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Thread: Building a jig

  1. #1
    Join Date
    Jun 2007
    Posts
    141

    Default Building a jig

    Looking to build a chassis jig in the off season. Right now I'm leaning toward a flat table design with bolt on fixtures for my pickup points. My question is, does anyone who has done this mind sharing some tips or pictures if they have done this. I'm a capable fabricator, but I'm always open to suggestion and ideas. Thanks!

  2. #2
    Join Date
    Jul 2009
    Location
    Fountain Inn SC
    Posts
    322

    Default

    The jig I had was 4x4 1/4 wall square tube. It got the job done just fine, but if I was doing it again I would build a plate style as you are describing. If you are on Facebook, you might check out Beak Built. They have built a really nice jig, and there are a few pics of it. Might give you a few ideas for your own. Good luck!

  3. #3
    Join Date
    Jun 2007
    Posts
    141

    Default

    Thanks, I did very nice jig and cars. That helped a lot as well as identifying a few extra points on a chassis to jig for. Thanks again!

  4. #4

    Default jig

    I recently built my second jig. I would not go with flat table design, to hard to access bars from outside. Tips I have for you Make sure totally square so can measure from any rail of jig to keep bars where they belong. Add adjustable feet to allow for leveling I use weight jack bolts with plates on bottom to place on floor be sure to recheck level often. I used 4 inch H beam works great. Build it with legs high enough to get cherry picker under.[first one 9 inches high now 2 feet off ground] First jig was as log as frame of racecar latest jig is long enough to reach from front horns to rear suspension pick up points, from there I have a separate bolt on tail jig that adds another 3 feet. I start at 4 point main cage of car then do front work before I work my way to rear. This design allows for less jig to lean over. I also made my jig fairly narrow and install cross members to reach widest part of car. The best part of the new jig is a self leveling laser level that slides under H beams to ensure square and level placement of bars.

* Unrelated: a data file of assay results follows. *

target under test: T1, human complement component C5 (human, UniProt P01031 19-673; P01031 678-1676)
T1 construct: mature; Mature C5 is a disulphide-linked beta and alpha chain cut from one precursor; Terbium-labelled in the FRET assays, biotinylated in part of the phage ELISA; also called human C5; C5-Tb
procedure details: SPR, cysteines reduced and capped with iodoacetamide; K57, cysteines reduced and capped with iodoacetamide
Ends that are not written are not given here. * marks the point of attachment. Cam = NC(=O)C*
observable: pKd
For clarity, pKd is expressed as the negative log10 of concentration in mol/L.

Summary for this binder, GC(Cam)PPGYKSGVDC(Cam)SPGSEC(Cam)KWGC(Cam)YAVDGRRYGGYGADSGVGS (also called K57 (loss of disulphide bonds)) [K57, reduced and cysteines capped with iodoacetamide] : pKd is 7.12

Last edited by cheaterleaddog; 10-02-2014 at 07:56 PM. Reason: wrong info

  5. #5
    Join Date
    Jul 2009
    Location
    Fountain Inn SC
    Posts
    322

    Default

    Everyone has their preferences, I've used both, plate was my preference. The only thing I didn't care for was the amount of slag it caught compared to the rail style. Excellent idea with the lazer! Almost makes me want to build another so I could try that out...

  6. #6
    Join Date
    Apr 2013
    Posts
    152

    Default

    Anyone have some pictures of there jig?

  7. #7
    Join Date
    Nov 2012
    Location
    Wisconsin
    Posts
    3,044

    Default

    When I helped my buddy build his jig many moons ago we used heavy wall 6X6 rectangular tubing. We drilled and tapped holes along the top of the rails so we could use smaller pieces of tubing (2X2) for support cross members under the chassis frame rails. The X-members were bolted to the jig rails with holes drilled thru L-brackets that were welded to the 2X2's.

    We had sub-frames built (to locate suspension points) that would bolt onto the table for each different chassis we were building or repairing… at the time we had 4th and 5th design Howe style plus Chevelle styles.

    I think the top of the jig was about 30" off the ground and it was an open design so we could access all areas of the chassis easier than a table design.

  8. #8
    Join Date
    Nov 2012
    Location
    Wisconsin
    Posts
    3,044

    Default


  9. #9
    Join Date
    Nov 2012
    Location
    Wisconsin
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  10. #10
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    Nov 2012
    Location
    Wisconsin
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